By Natalie Robinson
After winning the 2015 FIFA Women’s World Cup in Vancouver Canada, the U.S. Women’s National Soccer team took the Rio Olympics in full force. The team put on a show for their many fans all the way through the quarterfinals where they were knocked out by Sweden. Even this was a shock. They were expected to move on and go farther in the tournament.
How did the U.S. National Men’s Team do? They did not even qualify. Not for the first time but for the second consecutive Olympic Games the mens team failed to pass the initial stages of qualification.
Yet the team who has walked away empty handed more times is the team whose players are being paid more. There is unequal pay within the mens and women’s National Soccer Teams. This pay is unequal on the women’s side.
A few members of the Women’s National Team are setting the standards and demanding a higher pay as their male counter parts.
“We’ve had enough,” USWNT member Megan Rapinoe said. “Our hand has been forced.”
Megan Rapinoe is one of five members of the United States Women’s National Team that has taken full force into the Equal Play, Equal Pay Campaign. Alex Morgan, Hope Solo, Carli Lloyd and Becky Sauerbrunn joined Rapinoe in going public.
What is even more concerning about the situation is the varying levels of success in the midst of the discrepancies in pay. The women’s team has consistently shown to be more successful, bringing in more views on television than the men’s team has in previous years.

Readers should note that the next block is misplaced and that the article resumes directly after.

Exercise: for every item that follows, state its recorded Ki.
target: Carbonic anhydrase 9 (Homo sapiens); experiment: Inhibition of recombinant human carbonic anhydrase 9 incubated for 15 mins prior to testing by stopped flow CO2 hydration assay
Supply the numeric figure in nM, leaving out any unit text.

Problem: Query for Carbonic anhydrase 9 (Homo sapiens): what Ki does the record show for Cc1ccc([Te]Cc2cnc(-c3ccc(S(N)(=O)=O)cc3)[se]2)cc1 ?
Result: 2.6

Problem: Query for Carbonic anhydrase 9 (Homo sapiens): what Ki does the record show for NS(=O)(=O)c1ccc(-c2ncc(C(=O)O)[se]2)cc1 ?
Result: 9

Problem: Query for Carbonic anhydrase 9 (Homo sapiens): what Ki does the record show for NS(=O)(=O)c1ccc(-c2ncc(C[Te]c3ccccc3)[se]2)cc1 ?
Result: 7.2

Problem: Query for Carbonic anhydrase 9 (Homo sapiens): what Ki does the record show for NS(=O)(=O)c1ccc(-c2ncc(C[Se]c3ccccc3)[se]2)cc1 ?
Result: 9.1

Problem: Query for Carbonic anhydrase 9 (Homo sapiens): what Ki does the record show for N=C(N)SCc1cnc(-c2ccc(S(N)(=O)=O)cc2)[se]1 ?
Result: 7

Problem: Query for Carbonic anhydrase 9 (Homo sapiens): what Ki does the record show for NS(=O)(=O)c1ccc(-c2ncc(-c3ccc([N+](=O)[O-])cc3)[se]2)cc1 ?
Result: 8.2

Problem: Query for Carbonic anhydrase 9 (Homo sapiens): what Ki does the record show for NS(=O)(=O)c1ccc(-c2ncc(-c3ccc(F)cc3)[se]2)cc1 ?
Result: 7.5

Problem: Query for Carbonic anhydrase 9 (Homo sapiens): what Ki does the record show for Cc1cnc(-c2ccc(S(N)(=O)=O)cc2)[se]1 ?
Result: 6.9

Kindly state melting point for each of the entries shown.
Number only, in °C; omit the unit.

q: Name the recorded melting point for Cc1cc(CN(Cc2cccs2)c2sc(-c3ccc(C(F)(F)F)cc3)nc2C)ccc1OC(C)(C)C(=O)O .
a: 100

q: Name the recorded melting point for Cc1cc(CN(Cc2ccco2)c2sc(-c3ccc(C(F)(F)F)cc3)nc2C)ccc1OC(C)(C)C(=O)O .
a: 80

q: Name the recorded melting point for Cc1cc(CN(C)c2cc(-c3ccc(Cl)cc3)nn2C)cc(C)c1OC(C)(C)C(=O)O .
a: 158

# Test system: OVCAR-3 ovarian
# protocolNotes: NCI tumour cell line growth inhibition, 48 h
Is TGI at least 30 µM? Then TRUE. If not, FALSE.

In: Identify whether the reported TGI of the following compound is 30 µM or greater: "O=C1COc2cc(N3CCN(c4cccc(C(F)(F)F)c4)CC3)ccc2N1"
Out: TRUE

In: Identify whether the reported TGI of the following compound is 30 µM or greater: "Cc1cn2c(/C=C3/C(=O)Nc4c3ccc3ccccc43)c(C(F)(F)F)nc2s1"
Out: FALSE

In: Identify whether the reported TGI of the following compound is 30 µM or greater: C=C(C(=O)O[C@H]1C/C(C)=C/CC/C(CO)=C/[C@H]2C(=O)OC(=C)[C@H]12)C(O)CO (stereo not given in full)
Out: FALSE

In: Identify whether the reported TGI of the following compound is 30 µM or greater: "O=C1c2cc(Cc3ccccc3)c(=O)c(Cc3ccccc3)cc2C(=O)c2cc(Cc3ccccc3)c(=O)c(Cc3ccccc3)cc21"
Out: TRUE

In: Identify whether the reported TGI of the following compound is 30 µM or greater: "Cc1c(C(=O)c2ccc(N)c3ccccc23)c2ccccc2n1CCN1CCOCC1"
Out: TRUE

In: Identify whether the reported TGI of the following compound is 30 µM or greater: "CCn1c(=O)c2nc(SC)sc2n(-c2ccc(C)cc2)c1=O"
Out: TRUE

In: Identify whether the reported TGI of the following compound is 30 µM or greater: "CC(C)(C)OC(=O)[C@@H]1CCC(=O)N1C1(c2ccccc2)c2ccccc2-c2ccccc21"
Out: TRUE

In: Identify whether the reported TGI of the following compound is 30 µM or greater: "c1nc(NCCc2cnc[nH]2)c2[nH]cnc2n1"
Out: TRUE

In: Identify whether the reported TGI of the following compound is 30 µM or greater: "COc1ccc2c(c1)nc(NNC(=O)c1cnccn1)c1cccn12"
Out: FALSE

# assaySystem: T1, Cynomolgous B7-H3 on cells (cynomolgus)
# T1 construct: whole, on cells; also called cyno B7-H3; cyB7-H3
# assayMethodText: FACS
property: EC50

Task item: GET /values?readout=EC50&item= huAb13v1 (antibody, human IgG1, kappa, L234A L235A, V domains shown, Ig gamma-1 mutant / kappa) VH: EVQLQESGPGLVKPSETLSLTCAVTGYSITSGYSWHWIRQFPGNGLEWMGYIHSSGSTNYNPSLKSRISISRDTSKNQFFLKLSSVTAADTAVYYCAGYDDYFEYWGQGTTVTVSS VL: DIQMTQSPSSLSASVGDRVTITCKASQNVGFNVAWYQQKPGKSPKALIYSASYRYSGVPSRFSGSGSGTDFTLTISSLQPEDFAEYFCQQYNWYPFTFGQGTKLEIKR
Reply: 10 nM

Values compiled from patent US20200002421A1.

During the FIFA Women’s World Cup 2015, the USWNT made it to the final against Japan. The team’s 5-2 win drew in more than twenty-five million people in the United States, the largest-ever television audience for any English-speaking broadcast of any soccer game, men’s or women’s.
The women’s team has been very successful. Appearances in the FIFA World Cup, the Olympics and players succeeding in the NWPL all have proved that these players successes are worthy of equal pay.
The mens team has not had nearly the same successes. They have not qualified for the Olympics for 8 years. They have been knocked out of FIFA World cup tournaments and while they still get visibility and income through players jerseys and tickets sales, it is not to the same level as the Women’s team yet the mens team is the one who is being paid more.
“It’s about doing the right thing, the fair thing,” Lloyd wrote in an Op-Ed for the New York Times. “It’s about treating people the way they deserve to be treated, no matter their gender.”
These women are implying that equal play deserves equal pay. It is simply a matter of respect. As a female athlete myself I agree with that issue. Respect should not be a matter of gender in any instance, sports, work, or other. It it something that should simply be taken account of in those instances like sports so the competition is equal. But with equality all around there seems to be a lack of equality with the the pay gap and in terms of respect for what the USWNT is doing.
This conflict is still a current debate today and the issue is still at hand in international soccer as well as the women’s and mens league in the United States. No progress has been made to lessen the gap in the wage difference however the battle still continues and the women have no intent to back down.